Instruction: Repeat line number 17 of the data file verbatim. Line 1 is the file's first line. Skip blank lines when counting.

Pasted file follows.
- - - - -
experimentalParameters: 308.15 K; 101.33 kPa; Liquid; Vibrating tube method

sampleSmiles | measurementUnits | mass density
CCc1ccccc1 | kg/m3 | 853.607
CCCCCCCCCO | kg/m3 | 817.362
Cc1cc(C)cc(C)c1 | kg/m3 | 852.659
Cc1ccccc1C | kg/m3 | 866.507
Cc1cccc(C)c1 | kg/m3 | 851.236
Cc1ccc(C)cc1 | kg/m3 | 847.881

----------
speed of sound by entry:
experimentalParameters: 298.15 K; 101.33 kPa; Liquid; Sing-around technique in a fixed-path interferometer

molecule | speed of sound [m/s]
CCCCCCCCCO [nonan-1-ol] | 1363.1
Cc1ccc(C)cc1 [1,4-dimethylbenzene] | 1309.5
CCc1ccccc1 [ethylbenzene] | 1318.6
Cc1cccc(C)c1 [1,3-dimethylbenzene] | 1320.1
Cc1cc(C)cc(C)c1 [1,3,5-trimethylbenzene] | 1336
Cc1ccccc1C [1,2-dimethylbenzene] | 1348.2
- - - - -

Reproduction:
Cc1cc(C)cc(C)c1 [1,3,5-trimethylbenzene] | 1336